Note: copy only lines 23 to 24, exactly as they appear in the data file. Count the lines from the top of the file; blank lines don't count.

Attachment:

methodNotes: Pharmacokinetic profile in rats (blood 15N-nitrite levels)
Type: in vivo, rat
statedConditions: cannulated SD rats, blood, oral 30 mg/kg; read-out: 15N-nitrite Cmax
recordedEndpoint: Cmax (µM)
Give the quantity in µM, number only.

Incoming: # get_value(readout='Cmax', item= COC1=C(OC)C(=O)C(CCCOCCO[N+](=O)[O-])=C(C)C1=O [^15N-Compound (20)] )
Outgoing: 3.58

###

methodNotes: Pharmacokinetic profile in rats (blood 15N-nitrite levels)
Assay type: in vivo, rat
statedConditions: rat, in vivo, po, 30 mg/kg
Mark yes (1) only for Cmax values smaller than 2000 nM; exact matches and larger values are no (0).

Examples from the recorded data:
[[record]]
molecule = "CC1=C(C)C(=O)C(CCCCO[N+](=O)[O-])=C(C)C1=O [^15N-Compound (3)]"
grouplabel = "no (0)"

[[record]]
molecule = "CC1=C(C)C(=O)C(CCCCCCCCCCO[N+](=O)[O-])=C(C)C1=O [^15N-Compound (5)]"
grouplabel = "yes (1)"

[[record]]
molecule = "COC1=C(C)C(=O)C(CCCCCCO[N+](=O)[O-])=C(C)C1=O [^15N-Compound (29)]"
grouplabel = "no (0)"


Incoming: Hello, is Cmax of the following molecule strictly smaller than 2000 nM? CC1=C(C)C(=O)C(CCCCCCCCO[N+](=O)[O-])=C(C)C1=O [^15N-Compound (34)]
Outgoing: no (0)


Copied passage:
Incoming: Hello, is Cmax of the following molecule strictly smaller than 2000 nM? CC1=C(C)C(=O)C(CCCCCCCCO[N+](=O)[O-])=C(C)C1=O [^15N-Compound (34)]
Outgoing: no (0)